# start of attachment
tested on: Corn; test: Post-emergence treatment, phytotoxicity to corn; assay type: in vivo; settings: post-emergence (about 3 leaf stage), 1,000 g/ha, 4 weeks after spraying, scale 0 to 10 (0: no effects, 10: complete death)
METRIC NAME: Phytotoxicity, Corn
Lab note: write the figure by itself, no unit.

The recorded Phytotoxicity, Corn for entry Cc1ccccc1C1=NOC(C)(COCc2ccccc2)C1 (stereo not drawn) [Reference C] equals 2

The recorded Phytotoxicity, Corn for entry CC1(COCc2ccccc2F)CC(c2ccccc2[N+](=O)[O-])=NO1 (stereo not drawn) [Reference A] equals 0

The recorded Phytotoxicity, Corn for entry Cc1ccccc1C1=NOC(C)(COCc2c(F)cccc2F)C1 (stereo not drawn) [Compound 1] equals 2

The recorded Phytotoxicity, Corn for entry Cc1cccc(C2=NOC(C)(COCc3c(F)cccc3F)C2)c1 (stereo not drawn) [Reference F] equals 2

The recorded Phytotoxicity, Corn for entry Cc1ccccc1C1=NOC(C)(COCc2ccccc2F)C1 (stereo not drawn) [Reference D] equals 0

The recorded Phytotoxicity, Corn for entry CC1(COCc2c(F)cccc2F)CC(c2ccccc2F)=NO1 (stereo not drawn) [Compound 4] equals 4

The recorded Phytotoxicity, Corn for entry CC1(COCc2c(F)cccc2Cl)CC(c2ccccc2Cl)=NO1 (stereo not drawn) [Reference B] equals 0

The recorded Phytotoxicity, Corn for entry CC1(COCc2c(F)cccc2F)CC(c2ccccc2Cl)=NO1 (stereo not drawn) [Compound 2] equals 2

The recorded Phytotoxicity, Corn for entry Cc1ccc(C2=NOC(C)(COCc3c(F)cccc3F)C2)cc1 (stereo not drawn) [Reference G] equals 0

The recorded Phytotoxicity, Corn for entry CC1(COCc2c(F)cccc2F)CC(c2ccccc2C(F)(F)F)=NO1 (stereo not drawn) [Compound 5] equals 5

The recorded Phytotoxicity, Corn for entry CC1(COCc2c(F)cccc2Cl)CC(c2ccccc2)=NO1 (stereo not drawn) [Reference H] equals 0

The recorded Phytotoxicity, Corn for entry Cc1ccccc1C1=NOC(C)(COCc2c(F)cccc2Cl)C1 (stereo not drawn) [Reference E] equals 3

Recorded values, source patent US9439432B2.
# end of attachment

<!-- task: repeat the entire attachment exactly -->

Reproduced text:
tested on: Corn; test: Post-emergence treatment, phytotoxicity to corn; assay type: in vivo; settings: post-emergence (about 3 leaf stage), 1,000 g/ha, 4 weeks after spraying, scale 0 to 10 (0: no effects, 10: complete death)
METRIC NAME: Phytotoxicity, Corn
Lab note: write the figure by itself, no unit.

The recorded Phytotoxicity, Corn for entry Cc1ccccc1C1=NOC(C)(COCc2ccccc2)C1 (stereo not drawn) [Reference C] equals 2

The recorded Phytotoxicity, Corn for entry CC1(COCc2ccccc2F)CC(c2ccccc2[N+](=O)[O-])=NO1 (stereo not drawn) [Reference A] equals 0

The recorded Phytotoxicity, Corn for entry Cc1ccccc1C1=NOC(C)(COCc2c(F)cccc2F)C1 (stereo not drawn) [Compound 1] equals 2

The recorded Phytotoxicity, Corn for entry Cc1cccc(C2=NOC(C)(COCc3c(F)cccc3F)C2)c1 (stereo not drawn) [Reference F] equals 2

The recorded Phytotoxicity, Corn for entry Cc1ccccc1C1=NOC(C)(COCc2ccccc2F)C1 (stereo not drawn) [Reference D] equals 0

The recorded Phytotoxicity, Corn for entry CC1(COCc2c(F)cccc2F)CC(c2ccccc2F)=NO1 (stereo not drawn) [Compound 4] equals 4

The recorded Phytotoxicity, Corn for entry CC1(COCc2c(F)cccc2Cl)CC(c2ccccc2Cl)=NO1 (stereo not drawn) [Reference B] equals 0

The recorded Phytotoxicity, Corn for entry CC1(COCc2c(F)cccc2F)CC(c2ccccc2Cl)=NO1 (stereo not drawn) [Compound 2] equals 2

The recorded Phytotoxicity, Corn for entry Cc1ccc(C2=NOC(C)(COCc3c(F)cccc3F)C2)cc1 (stereo not drawn) [Reference G] equals 0

The recorded Phytotoxicity, Corn for entry CC1(COCc2c(F)cccc2F)CC(c2ccccc2C(F)(F)F)=NO1 (stereo not drawn) [Compound 5] equals 5

The recorded Phytotoxicity, Corn for entry CC1(COCc2c(F)cccc2Cl)CC(c2ccccc2)=NO1 (stereo not drawn) [Reference H] equals 0

The recorded Phytotoxicity, Corn for entry Cc1ccccc1C1=NOC(C)(COCc2c(F)cccc2Cl)C1 (stereo not drawn) [Reference E] equals 3

Recorded values, source patent US9439432B2.